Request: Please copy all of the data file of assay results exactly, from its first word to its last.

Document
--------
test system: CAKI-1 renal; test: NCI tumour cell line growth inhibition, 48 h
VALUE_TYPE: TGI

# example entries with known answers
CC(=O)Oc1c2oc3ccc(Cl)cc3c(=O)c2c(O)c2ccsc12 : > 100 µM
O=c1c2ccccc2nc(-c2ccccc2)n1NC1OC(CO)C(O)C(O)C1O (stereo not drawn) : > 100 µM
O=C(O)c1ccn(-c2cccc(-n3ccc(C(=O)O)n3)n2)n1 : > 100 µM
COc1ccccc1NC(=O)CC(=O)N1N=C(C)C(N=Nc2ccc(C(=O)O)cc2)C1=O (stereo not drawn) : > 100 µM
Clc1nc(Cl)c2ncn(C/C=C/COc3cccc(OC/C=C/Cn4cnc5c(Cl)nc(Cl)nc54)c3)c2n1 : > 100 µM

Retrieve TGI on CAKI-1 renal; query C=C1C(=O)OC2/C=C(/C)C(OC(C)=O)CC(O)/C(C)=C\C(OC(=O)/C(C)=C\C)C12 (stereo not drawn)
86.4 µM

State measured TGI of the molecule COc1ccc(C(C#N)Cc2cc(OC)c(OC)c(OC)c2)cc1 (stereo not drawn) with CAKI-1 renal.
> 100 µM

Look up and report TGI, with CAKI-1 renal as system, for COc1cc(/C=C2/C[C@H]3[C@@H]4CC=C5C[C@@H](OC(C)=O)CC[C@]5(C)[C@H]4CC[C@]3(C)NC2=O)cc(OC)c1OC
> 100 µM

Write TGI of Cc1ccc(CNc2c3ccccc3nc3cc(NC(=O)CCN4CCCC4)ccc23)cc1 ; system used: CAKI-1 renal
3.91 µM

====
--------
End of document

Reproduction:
test system: CAKI-1 renal; test: NCI tumour cell line growth inhibition, 48 h
VALUE_TYPE: TGI

# example entries with known answers
CC(=O)Oc1c2oc3ccc(Cl)cc3c(=O)c2c(O)c2ccsc12 : > 100 µM
O=c1c2ccccc2nc(-c2ccccc2)n1NC1OC(CO)C(O)C(O)C1O (stereo not drawn) : > 100 µM
O=C(O)c1ccn(-c2cccc(-n3ccc(C(=O)O)n3)n2)n1 : > 100 µM
COc1ccccc1NC(=O)CC(=O)N1N=C(C)C(N=Nc2ccc(C(=O)O)cc2)C1=O (stereo not drawn) : > 100 µM
Clc1nc(Cl)c2ncn(C/C=C/COc3cccc(OC/C=C/Cn4cnc5c(Cl)nc(Cl)nc54)c3)c2n1 : > 100 µM

Retrieve TGI on CAKI-1 renal; query C=C1C(=O)OC2/C=C(/C)C(OC(C)=O)CC(O)/C(C)=C\C(OC(=O)/C(C)=C\C)C12 (stereo not drawn)
86.4 µM

State measured TGI of the molecule COc1ccc(C(C#N)Cc2cc(OC)c(OC)c(OC)c2)cc1 (stereo not drawn) with CAKI-1 renal.
> 100 µM

Look up and report TGI, with CAKI-1 renal as system, for COc1cc(/C=C2/C[C@H]3[C@@H]4CC=C5C[C@@H](OC(C)=O)CC[C@]5(C)[C@H]4CC[C@]3(C)NC2=O)cc(OC)c1OC
> 100 µM

Write TGI of Cc1ccc(CNc2c3ccccc3nc3cc(NC(=O)CCN4CCCC4)ccc23)cc1 ; system used: CAKI-1 renal
3.91 µM

====